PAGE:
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Bishop Crean presides at reburial of Thomas Kent

By editor - 19 September, 2015

"He and others sowed the seeds of the flowering of a new political dispensation which would become the Republic of Ireland, of which we are all beneficiaries."

The state funeral and reburial of Irish patriot, Thomas Kent. Pic courtesy: BreakingNews.ie

The state funeral and reburial of Irish patriot, Thomas Kent. Pic courtesy: BreakingNews.ie

The state funeral and reburial of Irish patriot, Thomas Kent, who was executed by firing squad on 9 May 1916, was described as “most unusual” by Bishop William Crean of Cloyne on Friday.

“It writes the final chapter in a long ordeal for the Kent family as today serves as a moment of closure as they lay Thomas in his final resting place amongst his own people and alongside his family.”

Thomas Kent was one of the sixteen men executed following the Easter Rising, and one of only two executed outside Dublin; the other was Roger Casement, who was hanged in London.

Kent’s remains were exhumed in Cork Prison earlier this year and his relatives accepted the offer of a State Funeral. The Requiem Mass and reburial in the Kent family grave took place on Friday at St Nicholas’ Church in Castlelyons near Fermoy, Co Cork.

Full military honours were rendered at the funeral ceremonies and the Requiem Mass was attended by the President, Michael D Higgins, An Taoiseach, Enda Kenny TD, the Tánaiste Joan Burton TD, the Lord Mayor of Cork, the Cork County Mayor, and other dignitaries.

“This strange and unusual set of circumstances were forged by the tragic events of ninety-nine years ago when Thomas chose to give his life in the cause of freedom. He and others thereby sowed the seeds of the flowering of a new political dispensation which would become the Republic of Ireland, of which we are all beneficiaries,” Bishop Crean said in his homily.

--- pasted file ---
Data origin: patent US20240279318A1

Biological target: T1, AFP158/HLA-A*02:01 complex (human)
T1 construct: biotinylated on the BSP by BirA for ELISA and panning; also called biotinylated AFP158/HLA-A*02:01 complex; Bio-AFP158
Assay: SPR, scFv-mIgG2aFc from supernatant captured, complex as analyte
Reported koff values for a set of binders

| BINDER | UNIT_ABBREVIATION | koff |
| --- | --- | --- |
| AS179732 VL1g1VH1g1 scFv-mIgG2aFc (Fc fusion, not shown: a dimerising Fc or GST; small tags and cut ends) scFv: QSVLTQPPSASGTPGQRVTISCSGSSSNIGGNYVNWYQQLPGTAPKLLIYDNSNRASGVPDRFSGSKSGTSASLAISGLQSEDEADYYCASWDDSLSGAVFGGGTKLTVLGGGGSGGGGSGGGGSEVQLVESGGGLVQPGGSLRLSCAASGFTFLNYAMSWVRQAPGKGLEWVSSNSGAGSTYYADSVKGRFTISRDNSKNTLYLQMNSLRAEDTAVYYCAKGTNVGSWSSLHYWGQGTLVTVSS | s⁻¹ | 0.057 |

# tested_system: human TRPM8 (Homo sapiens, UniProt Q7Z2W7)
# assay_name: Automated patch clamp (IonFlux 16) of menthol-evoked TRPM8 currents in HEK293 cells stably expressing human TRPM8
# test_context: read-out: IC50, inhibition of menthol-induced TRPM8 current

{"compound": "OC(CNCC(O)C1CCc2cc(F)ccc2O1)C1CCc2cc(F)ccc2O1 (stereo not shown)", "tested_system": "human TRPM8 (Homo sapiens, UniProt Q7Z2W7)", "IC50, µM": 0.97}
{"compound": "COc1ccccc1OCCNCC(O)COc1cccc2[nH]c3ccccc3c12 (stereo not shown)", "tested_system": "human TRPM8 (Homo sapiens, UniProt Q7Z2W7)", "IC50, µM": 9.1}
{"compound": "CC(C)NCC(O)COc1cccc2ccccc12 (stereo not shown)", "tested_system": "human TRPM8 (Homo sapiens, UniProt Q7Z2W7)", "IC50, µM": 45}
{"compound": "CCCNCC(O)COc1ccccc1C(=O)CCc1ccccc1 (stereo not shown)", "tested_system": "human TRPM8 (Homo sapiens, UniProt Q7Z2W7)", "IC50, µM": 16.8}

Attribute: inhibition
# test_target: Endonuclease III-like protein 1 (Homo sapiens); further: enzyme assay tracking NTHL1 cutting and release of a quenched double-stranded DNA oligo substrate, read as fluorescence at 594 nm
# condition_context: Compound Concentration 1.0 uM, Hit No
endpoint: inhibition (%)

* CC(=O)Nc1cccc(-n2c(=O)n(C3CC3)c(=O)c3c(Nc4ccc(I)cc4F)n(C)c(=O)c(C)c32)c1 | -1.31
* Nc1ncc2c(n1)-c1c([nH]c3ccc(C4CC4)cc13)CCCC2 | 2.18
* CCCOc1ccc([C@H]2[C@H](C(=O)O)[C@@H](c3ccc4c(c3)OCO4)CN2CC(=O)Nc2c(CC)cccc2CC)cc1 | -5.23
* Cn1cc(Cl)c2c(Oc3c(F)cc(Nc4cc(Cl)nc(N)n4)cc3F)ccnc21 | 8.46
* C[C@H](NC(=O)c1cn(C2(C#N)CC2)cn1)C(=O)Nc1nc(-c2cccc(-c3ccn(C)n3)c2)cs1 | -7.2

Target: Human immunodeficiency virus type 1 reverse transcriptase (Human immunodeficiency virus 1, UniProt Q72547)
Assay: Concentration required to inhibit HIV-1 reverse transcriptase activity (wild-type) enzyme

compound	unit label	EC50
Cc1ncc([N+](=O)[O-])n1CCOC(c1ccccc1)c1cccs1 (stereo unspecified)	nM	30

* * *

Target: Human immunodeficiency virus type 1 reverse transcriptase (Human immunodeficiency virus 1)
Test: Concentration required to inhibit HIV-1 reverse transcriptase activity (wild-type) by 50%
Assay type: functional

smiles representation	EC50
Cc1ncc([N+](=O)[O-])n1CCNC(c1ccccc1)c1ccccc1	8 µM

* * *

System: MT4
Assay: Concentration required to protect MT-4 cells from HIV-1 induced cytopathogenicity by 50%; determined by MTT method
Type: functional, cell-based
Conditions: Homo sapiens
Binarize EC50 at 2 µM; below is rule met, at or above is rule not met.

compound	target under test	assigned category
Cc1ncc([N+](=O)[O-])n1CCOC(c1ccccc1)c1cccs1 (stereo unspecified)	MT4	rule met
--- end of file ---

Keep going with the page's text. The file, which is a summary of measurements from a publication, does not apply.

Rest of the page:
The Bishop of Cloyne continued, “No doubt his dream for a new Ireland and the vigour with which he sought to realise that dream drew deeply from the well of inspiration of the generations who had gone before him.”

“My friends, when we recall the patriot/martyrs of the Easter Rising and thereafter a certain tentative mood prevails in our time, uncertain of the worth of violent resistance.”

The Bishop commented that violence and war are cruel instruments by which to accomplish any human endeavour.

“Violence and war as we witness today wreak havoc and tragedy in the lives of so many, leaving deep scars of sadness and loss which call out for retribution and revenge.”

“The person of zeal is profound in conviction and sure in the cause of right. Thomas Kent was one such man amongst others, women and men who shared his dream and sought to make it a reality. He and his compatriots dreamed the dream of freedom. They yearned to feel its bracing freshness in which identity, culture and commerce could prosper and flourish.”

“It is a source of immense gratitude to God that we in our time can witness the dawn of peace and engage in the difficult task of reconciliation,” Dr Crean said.

Thomas Kent was one of the sixteen men executed in 1916 following the Easter Rising, and one of only two executed outside Dublin (the other was Roger Casement, who was hanged in London).

Born in 1865, he was the fourth in a family of nine children.

In 1916, he was the eldest of four sons living with their mother, then in her eighties, in the family home at Bawnard House, Castlelyons, Co Cork.

Thomas had a great love of Irish culture, the Irish language and Gaelic games. He was also a member of the Pioneer Total Abstinence Association.

He joined the Irish Volunteers shortly after their foundation in November 1913.

By April 1916 he had risen to the rank of Commandant and was a leading member of the Galtee Battalion.

Conflicting orders from Dublin meant that the Kents did not take part in the Easter Rising.

However, they were among those selected for arrest in its immediate aftermath.

Thomas and his brothers Richard, David and William resisted arrest after the RIC surrounded their home on 2 May 1916.

Their mother was also in the house. A gun battle ensued, in which Head Constable William Rowe was killed and David Kent was injured.

Richard Kent was wounded trying to escape and died a few days later. Thomas and William were tried by court martial.

William was acquitted but Thomas was found guilty and sentenced to death. He was executed by firing squad on 9 May 1916 in the Military Detention Barracks, Cork and buried in an unmarked grave in its grounds.

In June 2015, his remains were exhumed and DNA testing confirmed their identity.

Apart from Roger Casement, Thomas Kent was the only one of the 16 men executed after the Easter Rising to be executed outside Dublin.

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